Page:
Dictionary of National Biography, 1885-1900/Hodgson, James
HODGSON, JAMES (1672–1755), mathematical teacher and writer, was born in 1672. In 1703 he was elected fellow, and in 1733 one of the council, of the Royal Society. For many years before his death he was master of the Royal School of Mathematics at Christ's Hospital. Hodgson was a friend of John Flamsteed [q. v.], married his niece, and took part in the controversies in which Flamsteed was engaged. When Flamsteed died Hodgson assisted his widow in the publication of her husband's works, and he appears as co-editor of the ‘Atlas Cœlestis,’ published in 1729. The share, however, which Joseph Crosthwaite had in preparing Flamsteed's posthumous works for the press was never acknowledged. Hodgson died on 25 June 1755, leaving a widow and several children. His portrait by T. Gibson was engraved in mezzotint by G. White. He wrote, besides papers in the ‘Philosophical Transactions’ (vols. xxxvii–xlix.), 1. ‘The Theory of Navigation,’ 1706, 4to. 2. ‘The Laws of Stereographick Projection …,’ printed in ‘Miscellanea Curiosa,’ vol. ii., 1708, 8vo. 3. ‘A System of the Mathematics,’ 1723. 4. ‘The Doctrine of Fluxions founded on Sir Isaac Newton's Method …,’ 1736, 4to. 5. ‘An Introduction to Chronology,’ 1747, 8vo. 6. ‘A Treatise on Annuities,’ 1747. 7. ‘The Theory of Jupiter's Satellites,’ 1750. He also prefixed a short treatise on ‘The Theory of Perspective’ to the English translation of the French jesuit's work on perspective, a fourth edition of which was published in 1765.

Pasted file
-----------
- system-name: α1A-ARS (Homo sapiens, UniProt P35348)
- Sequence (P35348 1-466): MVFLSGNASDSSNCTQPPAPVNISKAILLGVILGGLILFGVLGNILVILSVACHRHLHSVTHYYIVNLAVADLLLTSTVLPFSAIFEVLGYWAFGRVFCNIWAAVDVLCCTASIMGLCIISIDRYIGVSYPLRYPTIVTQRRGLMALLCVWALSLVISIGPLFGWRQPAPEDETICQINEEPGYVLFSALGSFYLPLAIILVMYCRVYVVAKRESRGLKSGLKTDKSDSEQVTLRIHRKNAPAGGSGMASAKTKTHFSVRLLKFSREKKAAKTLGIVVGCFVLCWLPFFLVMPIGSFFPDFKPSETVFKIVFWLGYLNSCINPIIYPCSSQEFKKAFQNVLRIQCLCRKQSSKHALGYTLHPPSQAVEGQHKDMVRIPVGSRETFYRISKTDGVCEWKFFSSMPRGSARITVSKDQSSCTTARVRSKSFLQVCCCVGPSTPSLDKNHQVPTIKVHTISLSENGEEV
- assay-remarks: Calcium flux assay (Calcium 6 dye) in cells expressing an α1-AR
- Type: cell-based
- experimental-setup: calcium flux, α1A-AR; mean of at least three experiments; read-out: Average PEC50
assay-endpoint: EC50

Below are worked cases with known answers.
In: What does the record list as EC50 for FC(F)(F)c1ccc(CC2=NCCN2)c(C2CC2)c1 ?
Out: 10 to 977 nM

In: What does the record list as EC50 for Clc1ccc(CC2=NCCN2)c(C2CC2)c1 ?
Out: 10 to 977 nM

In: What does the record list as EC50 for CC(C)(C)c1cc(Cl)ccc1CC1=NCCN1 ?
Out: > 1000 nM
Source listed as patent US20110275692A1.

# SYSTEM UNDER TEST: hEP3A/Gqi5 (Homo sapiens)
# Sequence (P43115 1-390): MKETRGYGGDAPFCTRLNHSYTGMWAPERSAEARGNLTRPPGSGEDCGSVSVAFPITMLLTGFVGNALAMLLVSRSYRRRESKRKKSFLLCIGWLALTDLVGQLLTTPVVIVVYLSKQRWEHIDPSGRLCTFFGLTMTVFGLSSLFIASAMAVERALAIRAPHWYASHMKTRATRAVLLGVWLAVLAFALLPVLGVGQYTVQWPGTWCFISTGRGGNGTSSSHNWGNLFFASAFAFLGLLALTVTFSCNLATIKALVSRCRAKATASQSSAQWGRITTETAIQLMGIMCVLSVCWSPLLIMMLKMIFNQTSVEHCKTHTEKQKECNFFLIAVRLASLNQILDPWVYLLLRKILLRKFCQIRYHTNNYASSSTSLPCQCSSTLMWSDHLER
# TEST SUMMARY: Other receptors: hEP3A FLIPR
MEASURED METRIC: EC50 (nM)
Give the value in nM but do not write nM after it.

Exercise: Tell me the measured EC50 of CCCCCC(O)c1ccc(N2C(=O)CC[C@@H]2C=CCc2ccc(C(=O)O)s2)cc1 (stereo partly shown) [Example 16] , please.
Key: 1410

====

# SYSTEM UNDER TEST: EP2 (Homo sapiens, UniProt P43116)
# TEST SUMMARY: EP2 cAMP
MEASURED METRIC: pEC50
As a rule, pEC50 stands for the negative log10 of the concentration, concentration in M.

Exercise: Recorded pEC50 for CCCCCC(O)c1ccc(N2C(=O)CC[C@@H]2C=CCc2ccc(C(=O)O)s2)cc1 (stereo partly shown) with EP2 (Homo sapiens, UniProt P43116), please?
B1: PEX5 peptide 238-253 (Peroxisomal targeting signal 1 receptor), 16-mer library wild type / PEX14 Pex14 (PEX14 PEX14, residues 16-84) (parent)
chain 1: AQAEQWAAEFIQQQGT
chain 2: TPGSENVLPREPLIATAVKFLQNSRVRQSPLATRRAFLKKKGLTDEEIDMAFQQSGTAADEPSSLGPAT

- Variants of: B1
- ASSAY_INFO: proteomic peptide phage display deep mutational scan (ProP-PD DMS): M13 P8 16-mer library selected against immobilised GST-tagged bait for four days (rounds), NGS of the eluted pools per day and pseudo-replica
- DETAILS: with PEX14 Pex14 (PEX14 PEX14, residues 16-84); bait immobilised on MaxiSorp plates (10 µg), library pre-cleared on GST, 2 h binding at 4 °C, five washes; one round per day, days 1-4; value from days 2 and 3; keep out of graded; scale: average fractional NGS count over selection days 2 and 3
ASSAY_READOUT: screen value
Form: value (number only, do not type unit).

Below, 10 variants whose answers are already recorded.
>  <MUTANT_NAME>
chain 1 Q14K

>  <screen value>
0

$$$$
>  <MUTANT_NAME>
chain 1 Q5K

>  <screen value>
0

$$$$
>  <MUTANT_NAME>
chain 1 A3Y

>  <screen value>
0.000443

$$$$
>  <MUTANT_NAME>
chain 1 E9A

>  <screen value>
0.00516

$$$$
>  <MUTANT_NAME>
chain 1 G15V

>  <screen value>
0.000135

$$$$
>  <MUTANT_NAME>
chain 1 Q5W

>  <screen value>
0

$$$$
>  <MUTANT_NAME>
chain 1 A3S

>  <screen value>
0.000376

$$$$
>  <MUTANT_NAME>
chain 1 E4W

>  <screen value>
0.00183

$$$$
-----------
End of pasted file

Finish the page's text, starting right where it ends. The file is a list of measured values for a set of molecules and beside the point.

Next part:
[Gent. Mag. 1755, p. 284; Life of Flamsteed in this Dict.; Baily's Account of the Rev. John Flamsteed; Thomson's Hist. of Roy. Soc.; Roy. Soc. Lists; Noble's Granger, iii. 359; Bromley's Cat. of British Portraits.]